• Short Sale/Deed in Lieu-Short Sale:
    • 7 year with less than 10% down of primary residence
    • 4 years with 10% down on the purchase of a primary residence
    • 4 years with 20% down on the purchase of a primary, secondary or investment property purchase
    • 2 years with extenuating circumstances, only with 20% down

Kentucky FHA Loans

  • Foreclosures: 3 years from the foreclosure completion date and transferred back to the lender to the credit report date
  • Short Sale: 3 years from the title transfer date

 

Kentucky VA Loans

  • Foreclosure: 2 years from foreclosure completion date and date transferred back to the lender
  • Short Sale: 2 years from previous sale closed date and new owner transfer date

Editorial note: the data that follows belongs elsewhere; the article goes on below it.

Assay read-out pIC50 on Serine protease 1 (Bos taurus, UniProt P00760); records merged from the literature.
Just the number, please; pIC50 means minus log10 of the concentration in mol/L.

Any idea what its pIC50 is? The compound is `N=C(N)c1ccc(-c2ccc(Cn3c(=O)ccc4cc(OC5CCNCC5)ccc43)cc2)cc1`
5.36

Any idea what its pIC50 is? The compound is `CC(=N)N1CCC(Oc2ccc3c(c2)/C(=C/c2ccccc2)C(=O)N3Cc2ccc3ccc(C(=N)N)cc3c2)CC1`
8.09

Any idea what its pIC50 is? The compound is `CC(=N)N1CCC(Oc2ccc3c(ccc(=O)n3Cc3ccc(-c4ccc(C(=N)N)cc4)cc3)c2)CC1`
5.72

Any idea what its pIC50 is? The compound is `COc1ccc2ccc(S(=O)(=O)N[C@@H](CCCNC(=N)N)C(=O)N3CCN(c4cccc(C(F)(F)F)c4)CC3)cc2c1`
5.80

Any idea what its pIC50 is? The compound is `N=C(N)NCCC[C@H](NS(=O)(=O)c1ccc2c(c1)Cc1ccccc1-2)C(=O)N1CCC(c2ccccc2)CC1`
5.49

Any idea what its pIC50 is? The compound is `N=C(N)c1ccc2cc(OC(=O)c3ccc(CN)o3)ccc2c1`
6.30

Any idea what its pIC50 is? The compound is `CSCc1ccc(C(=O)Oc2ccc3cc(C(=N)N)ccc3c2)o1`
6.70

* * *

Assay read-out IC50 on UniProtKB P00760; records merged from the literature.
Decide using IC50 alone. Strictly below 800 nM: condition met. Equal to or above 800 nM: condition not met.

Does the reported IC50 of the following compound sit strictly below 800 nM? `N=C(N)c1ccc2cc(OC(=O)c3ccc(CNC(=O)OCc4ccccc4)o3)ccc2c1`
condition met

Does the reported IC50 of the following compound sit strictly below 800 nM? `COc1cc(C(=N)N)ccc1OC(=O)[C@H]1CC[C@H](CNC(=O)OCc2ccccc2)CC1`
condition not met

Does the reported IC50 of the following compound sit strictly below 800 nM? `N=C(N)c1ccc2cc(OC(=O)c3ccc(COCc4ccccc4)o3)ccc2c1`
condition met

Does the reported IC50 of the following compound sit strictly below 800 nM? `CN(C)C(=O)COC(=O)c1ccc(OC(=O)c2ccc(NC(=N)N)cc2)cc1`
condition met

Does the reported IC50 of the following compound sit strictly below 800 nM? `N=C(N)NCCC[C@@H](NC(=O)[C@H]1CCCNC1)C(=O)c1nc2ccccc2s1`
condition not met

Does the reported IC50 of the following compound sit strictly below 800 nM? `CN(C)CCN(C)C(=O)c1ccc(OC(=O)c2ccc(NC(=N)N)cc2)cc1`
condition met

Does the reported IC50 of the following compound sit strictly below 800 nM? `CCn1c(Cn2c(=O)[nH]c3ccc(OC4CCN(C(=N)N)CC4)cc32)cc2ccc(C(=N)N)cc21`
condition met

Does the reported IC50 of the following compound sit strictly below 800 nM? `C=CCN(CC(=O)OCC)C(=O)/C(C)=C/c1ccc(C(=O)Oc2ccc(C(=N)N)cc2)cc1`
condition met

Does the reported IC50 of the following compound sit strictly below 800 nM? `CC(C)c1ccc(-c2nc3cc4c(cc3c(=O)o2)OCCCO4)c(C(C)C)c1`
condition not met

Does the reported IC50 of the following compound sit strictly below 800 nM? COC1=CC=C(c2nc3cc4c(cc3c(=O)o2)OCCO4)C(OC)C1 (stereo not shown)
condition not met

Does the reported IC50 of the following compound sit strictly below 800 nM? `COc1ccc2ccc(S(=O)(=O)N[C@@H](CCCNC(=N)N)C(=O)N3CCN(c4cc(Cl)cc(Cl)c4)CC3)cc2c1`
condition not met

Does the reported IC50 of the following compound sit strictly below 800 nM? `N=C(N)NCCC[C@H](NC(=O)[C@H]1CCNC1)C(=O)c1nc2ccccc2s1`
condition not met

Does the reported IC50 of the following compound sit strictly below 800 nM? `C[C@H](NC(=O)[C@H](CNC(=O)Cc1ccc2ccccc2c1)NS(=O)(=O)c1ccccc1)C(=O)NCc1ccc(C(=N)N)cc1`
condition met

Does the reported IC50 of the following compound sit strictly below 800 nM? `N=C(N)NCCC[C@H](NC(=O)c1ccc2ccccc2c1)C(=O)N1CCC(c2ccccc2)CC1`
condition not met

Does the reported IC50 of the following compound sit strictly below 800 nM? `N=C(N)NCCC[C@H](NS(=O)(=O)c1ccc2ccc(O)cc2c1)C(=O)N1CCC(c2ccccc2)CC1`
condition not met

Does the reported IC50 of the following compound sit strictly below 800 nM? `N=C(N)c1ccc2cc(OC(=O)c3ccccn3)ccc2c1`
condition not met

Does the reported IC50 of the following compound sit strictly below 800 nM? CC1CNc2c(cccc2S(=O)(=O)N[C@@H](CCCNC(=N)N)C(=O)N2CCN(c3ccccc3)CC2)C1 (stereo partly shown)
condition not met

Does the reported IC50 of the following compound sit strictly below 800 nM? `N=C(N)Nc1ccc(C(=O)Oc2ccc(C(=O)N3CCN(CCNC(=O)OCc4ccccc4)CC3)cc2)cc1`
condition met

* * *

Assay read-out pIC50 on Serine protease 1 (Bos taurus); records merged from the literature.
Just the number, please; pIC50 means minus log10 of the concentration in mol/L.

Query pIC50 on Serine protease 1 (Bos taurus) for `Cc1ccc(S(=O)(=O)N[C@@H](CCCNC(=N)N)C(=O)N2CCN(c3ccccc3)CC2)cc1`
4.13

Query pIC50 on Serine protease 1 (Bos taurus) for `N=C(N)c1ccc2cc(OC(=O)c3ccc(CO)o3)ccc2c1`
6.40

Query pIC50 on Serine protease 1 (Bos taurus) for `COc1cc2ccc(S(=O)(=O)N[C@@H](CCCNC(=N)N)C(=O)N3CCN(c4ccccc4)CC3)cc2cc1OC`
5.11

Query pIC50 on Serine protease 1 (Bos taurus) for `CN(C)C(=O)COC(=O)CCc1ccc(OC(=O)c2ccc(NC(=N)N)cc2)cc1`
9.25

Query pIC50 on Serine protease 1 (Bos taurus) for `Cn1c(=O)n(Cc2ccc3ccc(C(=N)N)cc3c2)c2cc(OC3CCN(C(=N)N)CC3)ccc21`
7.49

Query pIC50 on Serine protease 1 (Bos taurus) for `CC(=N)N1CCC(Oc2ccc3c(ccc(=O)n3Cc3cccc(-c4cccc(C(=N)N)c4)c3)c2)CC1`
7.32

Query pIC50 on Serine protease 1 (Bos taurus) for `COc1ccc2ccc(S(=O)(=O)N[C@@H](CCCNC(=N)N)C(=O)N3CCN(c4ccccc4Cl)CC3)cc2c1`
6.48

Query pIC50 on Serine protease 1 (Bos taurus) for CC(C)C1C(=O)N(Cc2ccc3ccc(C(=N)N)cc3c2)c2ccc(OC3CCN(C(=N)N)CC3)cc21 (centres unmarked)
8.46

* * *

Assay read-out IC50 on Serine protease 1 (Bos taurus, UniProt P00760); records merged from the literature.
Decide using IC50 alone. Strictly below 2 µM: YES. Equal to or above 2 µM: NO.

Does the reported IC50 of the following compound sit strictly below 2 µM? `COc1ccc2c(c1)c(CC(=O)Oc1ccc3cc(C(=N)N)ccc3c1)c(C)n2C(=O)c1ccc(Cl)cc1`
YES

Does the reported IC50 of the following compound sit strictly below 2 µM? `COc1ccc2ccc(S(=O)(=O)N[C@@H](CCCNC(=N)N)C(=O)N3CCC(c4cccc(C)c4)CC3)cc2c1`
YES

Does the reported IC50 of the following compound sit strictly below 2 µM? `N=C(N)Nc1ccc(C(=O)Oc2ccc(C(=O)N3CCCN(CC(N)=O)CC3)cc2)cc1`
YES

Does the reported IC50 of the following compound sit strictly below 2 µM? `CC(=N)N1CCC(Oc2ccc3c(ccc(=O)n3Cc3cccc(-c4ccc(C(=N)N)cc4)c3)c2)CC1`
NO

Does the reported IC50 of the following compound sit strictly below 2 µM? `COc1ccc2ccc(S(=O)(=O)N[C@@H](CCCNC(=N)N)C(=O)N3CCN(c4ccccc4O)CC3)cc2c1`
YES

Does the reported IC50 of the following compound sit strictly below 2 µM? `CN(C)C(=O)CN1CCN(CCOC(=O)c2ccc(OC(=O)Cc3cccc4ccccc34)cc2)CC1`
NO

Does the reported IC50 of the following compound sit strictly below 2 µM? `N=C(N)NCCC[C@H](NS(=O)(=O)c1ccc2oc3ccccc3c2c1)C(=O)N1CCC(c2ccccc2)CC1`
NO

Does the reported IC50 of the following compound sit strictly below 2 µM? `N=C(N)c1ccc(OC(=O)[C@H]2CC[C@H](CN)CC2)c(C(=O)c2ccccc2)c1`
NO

Kentucky USDA Loans

** If the mortgage debt that was foreclosed, was included in a Bankruptcy – then the KY USDA Home Loan waiting periods after foreclosure “waiting period” of 3 years, starts from the date of the discharge of the Bankruptcy.  Because it can take 6 months or more for Banks to process the Foreclosure, and transfer title, this is a tremendous plus.

 

:    3 years from foreclosure completion date or sheriff sale of home

:    3 years from short-sale closing date

 

Homebuyers are Ready to Buy After Foreclosures and Short Sales

Obtaining new financing after a Short Sale or Foreclosure for a Kentucky USDA, FHA, VA, and Fannie Mae Loan


Obtaining new financing after a Short Sale or Foreclosure for a Kentucky USDA, FHA, VA, and Fannie Mae Loan.

Buying a home after a short sale, foreclosure, or bankruptcy using a Conventional Fannie Mae Loan


Buying a home after a short sale, foreclosure, or bankruptcy

Conventional Fannie Mae  Agency Guidelines below

Short Sale
Deed-In-Lieu of Foreclosure:

4 years from completion date